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Retirement communities, performing groups, provide arts outreach to seniors

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Seniors meet with Israeli violinist and conductor Itzhak Perlman (left).

If it wasn't for the large, well-equipped woodworking shop at the Broadmead retirement community in Cockeysville, Lawrence Schneider might never have embarked upon his third career as a sculptor.

But when Schneider moved into the Hunt Valley community 10 years ago, he found an extensive studio for residents featuring a top-notch table saw, a large lathe and a floor-to-ceiling vacuum to suck up the dust. He also discovered his longtime hobby had aesthetic merit.


"Previously, I never thought of what I was doing as art," the 79-year-old said. "But I started getting feedback from some of the other residents who are involved in the visual art community. They gave me a lot of support and encouraged me to take my wood-working seriously."

Now, Schneider's sculptures fetch up to four figures. Two are displayed in a maternity ward in a St. Louis hospital.


Nor is he the only older adult to discover that moving into a retirement community can provide greater access to the arts than he previously enjoyed. Baltimore's senior retirement villages and its arts groups are putting an increased focus on providing in-depth experiences in music, theater, the visual arts and dance.

And why not? This age group enjoys the most leisure time and the fewest distractions.

These include activities in which even adults with dementia can participate, including a bus trip to Washington's annual National Cherry Blossom Festival and Wednesday night entertainment at Roland Park Place featuring a harpist or dance troupe.

The Baltimore Symphony Orchestra offers a "Road Scholar" program that recently brought together two dozen seniors from around the United States for a three-day immersion program offering behind-the-scenes-glimpses of the workings of a major orchestra. The seniors attended a rehearsal led by famed Israeli violinist and conductor Itzhak Perlman, had lunch with symphony musicians and discussed the intricacies of planning a musical season with a symphony administrator.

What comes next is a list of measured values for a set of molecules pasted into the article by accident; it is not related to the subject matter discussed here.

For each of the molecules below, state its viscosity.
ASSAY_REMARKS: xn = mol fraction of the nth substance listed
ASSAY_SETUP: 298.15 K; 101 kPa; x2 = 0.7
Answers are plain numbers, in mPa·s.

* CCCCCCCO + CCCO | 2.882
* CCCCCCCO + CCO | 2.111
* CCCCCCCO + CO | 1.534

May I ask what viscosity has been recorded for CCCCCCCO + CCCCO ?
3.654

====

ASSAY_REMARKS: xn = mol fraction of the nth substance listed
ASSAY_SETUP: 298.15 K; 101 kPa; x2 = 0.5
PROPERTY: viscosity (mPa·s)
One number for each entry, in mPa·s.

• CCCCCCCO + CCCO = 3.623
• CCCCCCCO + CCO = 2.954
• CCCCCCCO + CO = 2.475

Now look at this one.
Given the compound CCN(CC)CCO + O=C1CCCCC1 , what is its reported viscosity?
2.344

And during a half-day session of "Camp Hippodrome" last summer, senior citizens donned costumes and applied stage makeup before performing a song-and-dance routine from "Damn Yankees" for staff members of the France-Merrick Performing Arts Center.

"It's such a fun, heartwarming day," said Olive Waxter, director of the Hippodrome Foundation, adding that another such event is being planned for this summer. "It's a chance to be on the Hippodrome stage as a performer, and the seniors really have a ball."

It's important that older adults regularly flex their creative muscles, according to retirement center administrators, whether by enjoying a performance, refinishing chairs in the woodworking shop, throwing a pot or taking a film course.

"Creativity is so important for aging appropriately," said Linda Chick, Broadmead's director of community services.


"Studies have shown that not just physical fitness but mental fitness helps people age better, and that's more than just doing crossword puzzles," Chick said. "The creative part of the brain keeps our residents social and active and engaged. It may not stop dementia, but it definitely delays the onset for several years."

That's why Marie Tassone, the event planning coordinator for Roland Park Place, takes pains to make sure that all residents have at least one activity day that stretches their minds, even those in wheelchairs or encumbered by oxygen tanks or with a tendency to wander off. That can mean attending an in-house jazz performance or taking a bus tour through historic Baltimore sites.

"Our buses can accommodate up to two wheelchairs," she said. "It's important to us that we offer trips to all our residents, not just those who can live independently."

Dick Spero, who coordinates the BSO on the Go for Seniors program that operates out of the Music Center at Strathmore, came up with his own yardstick for measuring the success of the concerts that Baltimore Symphony musicians perform at area nursing homes and senior centers.

"Some of these people are challenged in one way or another, and you can't always infer whether they're responding by looking at their faces," he said. "I have my own litmus test. I look at their feet. I can very often see that they're tapping out the rhythm, and that tells me all I need to know."

The arts groups say the benefits go both ways.


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Maggie Dixon, 23, is studying for her master's degree in violin performance at the Peabody Institute. She's also the senior coordinator of The Creative Access, an all-volunteer program that sends aspiring opera singers and musicians into area senior centers, hospitals and nursing homes to perform.

This school year, a few hundred Peabody students will perform about 80 free concerts.

Dixon said the students are eager to volunteer for the concerts so they can fine-tune performance skills.

"This is a great way to bring the repertoire we've spent hours and hours practicing in little rooms out in front of a live audience," she said. "We need to practice performing as much as we need to practice the notes. We even need to practice getting nervous."

Dixon said the audience interaction at these concerts can remind the student performers of what they love about their chosen art form.

"Performing live is so intimate and special," she said. "For some people in the audience, it's therapeutic, because it's the only way now that they can experience a live concert. We've seen people who have tears in their eyes after a performance of a piece of music that they've never heard before."